Residents of Morocco’s remote earthquake-hit areas are enduring dire conditions, residing in makeshift tents and relying on donkeys to transport essential supplies, while they await state aid nearly a week after the disaster.
The earthquake, measuring 6.8 in magnitude, struck the High Atlas Mountains on September 8, resulting in the loss of 2,946 lives and injuries to 5,674 individuals, according to the latest official statistics. It stands as Morocco’s deadliest quake since 1960 and the most potent in over a century.
While some larger towns have organized camps with government-issued tents and military field hospitals, portions of the rugged region continue to rely on donations left by citizens along the roadside.
Reporters from Reuters traveling along a remote road connecting Amazigh (Berber) villages observed survivors living in small tents or beneath plastic sheets, fearful of aftershocks that could further damage their homes.
“We Amazigh feel like foreigners in our country. We feel isolated. The people here are in need. They feel like they are alone,” expressed Radouen Oubella, 20, in the village of Azermoun, highlighting longstanding grievances about the marginalization of the Amazigh community in the predominantly Arab nation.
The government has claimed to be doing its utmost to assist all earthquake victims. The royal palace announced plans to provide shelter and financial support to affected households, with allocations for both collapsed and damaged homes.
Although Marrakech, which was 72 km (45 miles) from the epicenter, will host the annual meetings of the World Bank and the International Monetary Fund in October as planned, there is little evidence of assistance from authorities or a return to normalcy in Amazigh villages.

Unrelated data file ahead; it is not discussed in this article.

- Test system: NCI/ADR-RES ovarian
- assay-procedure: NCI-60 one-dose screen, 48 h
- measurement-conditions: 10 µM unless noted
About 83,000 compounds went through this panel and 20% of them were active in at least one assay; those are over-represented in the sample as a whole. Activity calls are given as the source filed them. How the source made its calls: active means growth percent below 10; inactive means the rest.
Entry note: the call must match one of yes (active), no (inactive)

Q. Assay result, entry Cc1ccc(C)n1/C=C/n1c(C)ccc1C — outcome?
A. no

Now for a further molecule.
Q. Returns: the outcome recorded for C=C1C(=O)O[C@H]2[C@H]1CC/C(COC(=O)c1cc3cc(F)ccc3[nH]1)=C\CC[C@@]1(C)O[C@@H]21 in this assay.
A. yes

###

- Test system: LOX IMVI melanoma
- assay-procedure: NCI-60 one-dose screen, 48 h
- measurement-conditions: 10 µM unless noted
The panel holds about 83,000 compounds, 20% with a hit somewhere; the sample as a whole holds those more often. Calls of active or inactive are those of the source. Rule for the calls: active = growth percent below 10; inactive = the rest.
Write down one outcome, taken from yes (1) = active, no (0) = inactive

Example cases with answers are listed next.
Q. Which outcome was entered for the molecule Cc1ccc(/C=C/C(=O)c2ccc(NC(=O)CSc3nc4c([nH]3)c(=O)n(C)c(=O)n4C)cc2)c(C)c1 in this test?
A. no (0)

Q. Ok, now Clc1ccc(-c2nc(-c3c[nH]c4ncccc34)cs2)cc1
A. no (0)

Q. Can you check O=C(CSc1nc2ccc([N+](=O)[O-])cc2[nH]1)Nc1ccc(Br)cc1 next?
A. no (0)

In Azermoun, supplies of food and water were being distributed and loaded onto donkeys and mules to transport them to Aoufour, approximately 15 km away, forming a slow-moving procession of people and animals.
Mohamed Zidane, 55, from Aoufour, lamented the suffering in the wake of the earthquake, emphasizing the need for tents and blankets.
In Anzelfi, where severe damage occurred, residents had established a camp with tents, blankets, rugs, and other salvaged items while they awaited government assistance.
“We are still waiting for the government to help us,” said Mohamed Oufkir, 30, expressing concerns about flooding during rain and the bitter cold at night.
In Tagsdirt, Ibrahim Meghashi’s home remained standing but displayed significant damage. Fearing another earthquake, he and his family, including three daughters, had set up an improvised tent.
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“We are very scared. Life here is becoming harder. It is cold. We no longer have a home and we fear there will be another earthquake,” said Meghashi, 39, expressing a sense of marginalization and anger toward the government.